Since last month, China has beefed up its forces near the Indo-Sino border with excavators, dump trucks, troop carriers, artillery and armoured vehicles and the Chinese soldiers have started intruding in three Indian territories of Pangong Lake, Galwan river valley in Ladakh and Hot Springs near Kongka pass. These intrusions especially in the Galwan river valley area triggered violence amongst the Indian and Chinese soldiers, which resulted in the unfortunate death of 20 Indian soldiers, including an army officer and the capturing of 10 Indian soldiers, including two officers, involved in the violent face-off in the Galwan valley. There were several reports about the death of Chinese soldiers, but they were not substantiated by the Chinese government. Satellite images show they have also undertaken some construction activities in the areas that are claimed by India. It was said to be the first time in decades that the fighting at 14,000 feet had led to casualties.
The origin of the territorial dispute between India and China stretches back to at least 1914, when the representatives from Britain, Republic of China and Tibet gathered in Simla to determine the status of Tibet and settle the borders between British India and China. China refused to sign the deal which gave autonomous status to Tibet and remain under Chinese control. But the representatives of Britain and Tibet signed the treaty establishing McMahon Line which was named after Henry McMahon, foreign secretary of British India and the Chief Negotiator of the convention at Simla. So, India still maintains that the McMahon Line is the official border between China and India, but China has never accepted it.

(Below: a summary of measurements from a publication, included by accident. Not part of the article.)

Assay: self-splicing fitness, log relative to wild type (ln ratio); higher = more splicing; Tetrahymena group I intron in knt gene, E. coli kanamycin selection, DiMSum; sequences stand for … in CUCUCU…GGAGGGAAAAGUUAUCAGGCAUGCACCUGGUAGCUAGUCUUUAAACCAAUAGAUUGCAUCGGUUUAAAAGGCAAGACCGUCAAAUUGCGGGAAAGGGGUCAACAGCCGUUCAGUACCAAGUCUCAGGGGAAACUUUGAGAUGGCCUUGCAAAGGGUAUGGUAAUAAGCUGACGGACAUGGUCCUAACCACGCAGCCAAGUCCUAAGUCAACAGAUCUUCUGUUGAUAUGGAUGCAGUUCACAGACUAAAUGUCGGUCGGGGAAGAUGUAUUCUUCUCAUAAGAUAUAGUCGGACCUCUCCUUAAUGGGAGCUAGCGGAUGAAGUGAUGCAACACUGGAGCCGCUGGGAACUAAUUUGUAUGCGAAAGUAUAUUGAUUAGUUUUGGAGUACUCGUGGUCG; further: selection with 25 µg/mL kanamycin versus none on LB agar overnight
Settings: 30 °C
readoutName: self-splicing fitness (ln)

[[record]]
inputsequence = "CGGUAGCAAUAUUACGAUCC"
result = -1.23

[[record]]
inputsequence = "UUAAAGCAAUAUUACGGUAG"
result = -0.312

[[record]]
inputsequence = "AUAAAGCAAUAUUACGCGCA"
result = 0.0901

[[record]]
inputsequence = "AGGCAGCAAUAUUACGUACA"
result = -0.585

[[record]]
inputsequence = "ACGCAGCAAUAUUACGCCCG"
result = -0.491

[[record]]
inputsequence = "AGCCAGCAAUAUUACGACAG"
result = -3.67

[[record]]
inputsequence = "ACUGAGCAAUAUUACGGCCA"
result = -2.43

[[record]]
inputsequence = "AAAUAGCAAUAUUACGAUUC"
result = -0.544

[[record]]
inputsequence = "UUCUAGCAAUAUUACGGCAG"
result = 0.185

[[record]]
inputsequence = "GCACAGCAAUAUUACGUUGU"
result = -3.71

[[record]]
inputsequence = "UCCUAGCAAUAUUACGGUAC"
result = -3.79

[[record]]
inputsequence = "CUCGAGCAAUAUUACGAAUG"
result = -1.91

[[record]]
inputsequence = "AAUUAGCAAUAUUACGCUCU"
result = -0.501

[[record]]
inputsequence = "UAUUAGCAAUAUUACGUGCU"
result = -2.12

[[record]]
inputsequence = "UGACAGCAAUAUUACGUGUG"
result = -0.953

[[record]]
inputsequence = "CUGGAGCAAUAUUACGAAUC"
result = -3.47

Later, in 1947, India got its independence from Britain and two years later, the Chinese revolutionary Mao Zedong proclaimed an end to the Communist Revolution and founded the People’s Republic of China. But soon both the countries found themselves at odds over the borders. The Chinese demanded that Tibet was rarely autonomous and couldn’t have signed a treaty creating an international border. There were several failed endeavours at tranquil negotiation. China tried to control critical roadways close to its western outskirts in Xinjiang, while India and its Western allies saw any attempts at Chinese incursion as part of a wider plot to export Maoist-style Communism across the region. By 1962, war had broken out. Chinese soldiers crossed the McMahon Line and occupied mountains, passes and towns deep inside Indian territory. The war kept going for one month which resulted in the death of at least 1000 Indian soldiers and over 3000 Indians were taken as prisoners of war. The Chinese military endured less than 800 deaths. By November, Premier Zhou Enlai of China declared a ceasefire, while no border has ever officially been negotiated along the forbidding stretch of land high in the Himalayas that divides the two nations, the truce established a 2,100-mile-long Line of Actual Control.